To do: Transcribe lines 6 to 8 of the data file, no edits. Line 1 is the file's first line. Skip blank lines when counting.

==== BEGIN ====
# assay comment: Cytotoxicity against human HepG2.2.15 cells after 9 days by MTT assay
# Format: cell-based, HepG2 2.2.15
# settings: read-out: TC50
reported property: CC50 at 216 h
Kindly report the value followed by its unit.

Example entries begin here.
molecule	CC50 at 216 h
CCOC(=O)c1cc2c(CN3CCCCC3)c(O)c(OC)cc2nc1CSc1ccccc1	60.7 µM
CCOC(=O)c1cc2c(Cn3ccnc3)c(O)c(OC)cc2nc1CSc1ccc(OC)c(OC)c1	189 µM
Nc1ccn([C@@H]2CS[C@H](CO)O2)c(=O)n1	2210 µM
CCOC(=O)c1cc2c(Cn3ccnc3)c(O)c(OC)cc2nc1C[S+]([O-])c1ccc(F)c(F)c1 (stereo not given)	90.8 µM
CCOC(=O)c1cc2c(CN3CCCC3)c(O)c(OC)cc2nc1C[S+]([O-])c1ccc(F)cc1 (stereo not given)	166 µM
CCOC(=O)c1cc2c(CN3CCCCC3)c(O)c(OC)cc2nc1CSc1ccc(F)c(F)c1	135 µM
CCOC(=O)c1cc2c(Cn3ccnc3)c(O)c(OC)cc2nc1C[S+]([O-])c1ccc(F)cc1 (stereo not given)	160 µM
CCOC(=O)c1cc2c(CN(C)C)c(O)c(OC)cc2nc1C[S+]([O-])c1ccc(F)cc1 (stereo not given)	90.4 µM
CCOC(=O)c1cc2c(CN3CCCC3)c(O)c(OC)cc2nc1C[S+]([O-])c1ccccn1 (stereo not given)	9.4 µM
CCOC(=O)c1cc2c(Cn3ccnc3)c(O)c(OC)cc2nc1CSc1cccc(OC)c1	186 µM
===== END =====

Example entries begin here.
molecule	CC50 at 216 h
CCOC(=O)c1cc2c(CN3CCCCC3)c(O)c(OC)cc2nc1CSc1ccccc1	60.7 µM